Background - Three-dimensional (3D) navigator-gated and prospectively corrected free-breathing coronary magnetic resonance angiography (MRA) allows for submillimeter image resolution but suffers from poor contrast between coronary blood and myocardium. Data collected over >100 ms/heart beat are also susceptible to bulk cardiac and respiratory motion. To address these problems, we examined the effect of a T2 preparation prepulse (T2prep) for myocardial suppression and a shortened acquisition window on coronary definition. Methods and Results - Eight healthy adult subjects and 5 patients with confirmed coronary artery disease (CAD) underwent free-breathing 3D MRA with and without T2prep and with 120- and 60-ms data-acquisition windows. The T2prep resulted in a 123% (P<0.001) increase in contrast-to-noise ratio (CNR). Coronary edge definition was improved by 33% (P<0.001). Acquisition window shortening from 120 to 60 ms resulted in better vessel definition (11%; P<0.001). Among patients with CAD, there was a good correspondence with disease. Conclusions - Free-breathing, T2prep, 3D coronary MRA with a shorter acquisition window resulted in improved CNR and better coronary artery definition, allowing the assessment of coronary disease. This approach offers the potential for free-breathing, noninvasive assessment of the major coronary arteries.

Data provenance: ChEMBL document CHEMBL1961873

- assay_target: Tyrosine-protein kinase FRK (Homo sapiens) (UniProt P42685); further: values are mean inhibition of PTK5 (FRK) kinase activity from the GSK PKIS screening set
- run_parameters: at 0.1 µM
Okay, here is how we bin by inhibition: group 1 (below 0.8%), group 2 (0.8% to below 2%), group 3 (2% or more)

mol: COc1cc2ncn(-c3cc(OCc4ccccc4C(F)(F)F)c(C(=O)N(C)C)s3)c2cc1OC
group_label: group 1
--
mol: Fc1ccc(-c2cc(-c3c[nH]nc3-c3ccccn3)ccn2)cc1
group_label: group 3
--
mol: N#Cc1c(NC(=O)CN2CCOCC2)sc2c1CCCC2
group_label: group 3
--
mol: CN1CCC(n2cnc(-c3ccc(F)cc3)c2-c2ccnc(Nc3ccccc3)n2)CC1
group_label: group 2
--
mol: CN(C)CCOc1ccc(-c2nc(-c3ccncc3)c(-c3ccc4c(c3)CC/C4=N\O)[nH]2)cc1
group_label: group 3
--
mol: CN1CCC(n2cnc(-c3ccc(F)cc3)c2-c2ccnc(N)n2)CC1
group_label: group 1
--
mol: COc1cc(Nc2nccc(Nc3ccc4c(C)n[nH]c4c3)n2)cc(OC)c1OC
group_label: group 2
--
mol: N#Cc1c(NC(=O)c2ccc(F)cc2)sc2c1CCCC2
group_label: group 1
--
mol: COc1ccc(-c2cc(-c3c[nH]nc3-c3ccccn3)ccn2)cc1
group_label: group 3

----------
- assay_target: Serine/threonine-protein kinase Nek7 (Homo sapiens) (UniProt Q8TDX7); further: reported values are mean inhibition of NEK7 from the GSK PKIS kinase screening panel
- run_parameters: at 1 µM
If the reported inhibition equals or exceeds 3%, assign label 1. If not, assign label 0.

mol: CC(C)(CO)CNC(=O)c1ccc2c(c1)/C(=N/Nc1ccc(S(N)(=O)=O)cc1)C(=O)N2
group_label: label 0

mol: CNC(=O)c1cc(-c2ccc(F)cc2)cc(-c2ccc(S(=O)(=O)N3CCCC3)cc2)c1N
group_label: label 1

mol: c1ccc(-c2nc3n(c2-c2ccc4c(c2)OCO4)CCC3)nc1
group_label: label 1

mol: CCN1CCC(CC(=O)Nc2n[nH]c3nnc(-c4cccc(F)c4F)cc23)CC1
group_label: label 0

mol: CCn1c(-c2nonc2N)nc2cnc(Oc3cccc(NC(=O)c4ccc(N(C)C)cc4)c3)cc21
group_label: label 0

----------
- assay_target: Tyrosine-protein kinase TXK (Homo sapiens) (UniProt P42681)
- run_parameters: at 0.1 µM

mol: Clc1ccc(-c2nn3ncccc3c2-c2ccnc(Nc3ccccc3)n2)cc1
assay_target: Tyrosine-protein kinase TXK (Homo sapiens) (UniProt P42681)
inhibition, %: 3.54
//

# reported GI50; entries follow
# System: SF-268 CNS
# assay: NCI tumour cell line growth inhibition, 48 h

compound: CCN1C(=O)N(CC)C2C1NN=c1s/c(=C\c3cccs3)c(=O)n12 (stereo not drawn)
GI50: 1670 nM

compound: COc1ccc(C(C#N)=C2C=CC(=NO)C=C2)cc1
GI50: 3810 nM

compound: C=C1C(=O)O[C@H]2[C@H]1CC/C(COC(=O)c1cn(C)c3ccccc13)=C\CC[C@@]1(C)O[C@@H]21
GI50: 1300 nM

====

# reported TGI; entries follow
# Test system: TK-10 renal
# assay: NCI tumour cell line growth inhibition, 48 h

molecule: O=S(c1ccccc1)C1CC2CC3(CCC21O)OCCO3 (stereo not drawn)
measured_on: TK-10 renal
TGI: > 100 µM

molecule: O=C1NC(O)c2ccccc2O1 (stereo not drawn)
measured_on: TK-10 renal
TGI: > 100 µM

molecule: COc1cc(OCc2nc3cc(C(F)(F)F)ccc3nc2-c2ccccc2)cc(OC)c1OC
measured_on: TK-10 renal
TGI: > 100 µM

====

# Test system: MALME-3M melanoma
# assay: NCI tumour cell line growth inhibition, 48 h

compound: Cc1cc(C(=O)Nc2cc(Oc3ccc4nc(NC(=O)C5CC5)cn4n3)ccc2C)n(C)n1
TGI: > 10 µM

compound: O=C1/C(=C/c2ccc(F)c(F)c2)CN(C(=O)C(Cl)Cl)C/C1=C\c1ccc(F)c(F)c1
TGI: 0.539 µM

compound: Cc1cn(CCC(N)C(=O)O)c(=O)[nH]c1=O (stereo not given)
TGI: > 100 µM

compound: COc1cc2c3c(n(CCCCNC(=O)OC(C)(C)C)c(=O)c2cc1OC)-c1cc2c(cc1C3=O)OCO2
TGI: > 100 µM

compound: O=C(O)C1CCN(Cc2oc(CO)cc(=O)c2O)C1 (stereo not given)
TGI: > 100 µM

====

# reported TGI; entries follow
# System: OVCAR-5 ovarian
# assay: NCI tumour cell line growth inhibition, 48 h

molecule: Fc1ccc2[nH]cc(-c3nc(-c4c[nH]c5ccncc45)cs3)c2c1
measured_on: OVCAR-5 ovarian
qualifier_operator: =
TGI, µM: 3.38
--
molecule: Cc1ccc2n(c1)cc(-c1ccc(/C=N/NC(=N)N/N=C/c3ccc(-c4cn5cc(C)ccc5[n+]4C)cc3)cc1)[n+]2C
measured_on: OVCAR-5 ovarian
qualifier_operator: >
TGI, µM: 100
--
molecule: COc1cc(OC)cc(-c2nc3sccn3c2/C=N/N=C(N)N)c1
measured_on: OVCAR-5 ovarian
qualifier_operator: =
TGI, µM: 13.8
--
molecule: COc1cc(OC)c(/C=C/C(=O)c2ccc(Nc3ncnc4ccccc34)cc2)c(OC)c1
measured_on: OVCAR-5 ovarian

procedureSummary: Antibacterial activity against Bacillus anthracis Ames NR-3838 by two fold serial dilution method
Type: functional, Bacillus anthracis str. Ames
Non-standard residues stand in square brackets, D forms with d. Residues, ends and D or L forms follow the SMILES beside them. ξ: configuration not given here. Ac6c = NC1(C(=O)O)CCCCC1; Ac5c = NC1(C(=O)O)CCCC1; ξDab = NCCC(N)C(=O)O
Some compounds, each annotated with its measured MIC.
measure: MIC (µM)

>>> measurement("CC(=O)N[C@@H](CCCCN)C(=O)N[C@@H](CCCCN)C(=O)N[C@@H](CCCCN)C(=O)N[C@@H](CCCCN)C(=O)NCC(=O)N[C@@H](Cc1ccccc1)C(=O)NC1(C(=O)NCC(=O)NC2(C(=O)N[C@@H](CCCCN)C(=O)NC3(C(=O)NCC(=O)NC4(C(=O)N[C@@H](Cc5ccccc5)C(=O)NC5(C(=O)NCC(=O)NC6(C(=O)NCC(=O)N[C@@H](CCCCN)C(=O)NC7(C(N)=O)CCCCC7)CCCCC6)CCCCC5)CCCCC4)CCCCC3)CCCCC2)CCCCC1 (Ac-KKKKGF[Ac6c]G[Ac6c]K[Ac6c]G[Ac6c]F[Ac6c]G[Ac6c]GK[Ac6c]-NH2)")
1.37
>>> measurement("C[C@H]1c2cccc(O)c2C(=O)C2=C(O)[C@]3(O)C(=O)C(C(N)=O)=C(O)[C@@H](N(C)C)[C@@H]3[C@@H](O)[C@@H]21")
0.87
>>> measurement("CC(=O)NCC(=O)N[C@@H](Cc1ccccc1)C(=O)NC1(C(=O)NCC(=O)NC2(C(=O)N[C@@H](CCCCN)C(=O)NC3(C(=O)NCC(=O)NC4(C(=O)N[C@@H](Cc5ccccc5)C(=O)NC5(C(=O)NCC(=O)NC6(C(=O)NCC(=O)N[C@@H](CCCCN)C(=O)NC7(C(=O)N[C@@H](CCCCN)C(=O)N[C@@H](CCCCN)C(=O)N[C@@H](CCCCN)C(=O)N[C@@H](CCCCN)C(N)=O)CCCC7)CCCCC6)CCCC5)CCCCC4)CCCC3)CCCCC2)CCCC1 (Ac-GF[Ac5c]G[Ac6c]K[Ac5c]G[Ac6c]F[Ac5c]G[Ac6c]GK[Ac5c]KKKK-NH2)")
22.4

- Contrast media
ASJC Scopus subject areas
- Cardiology and Cardiovascular Medicine
- Physiology (medical)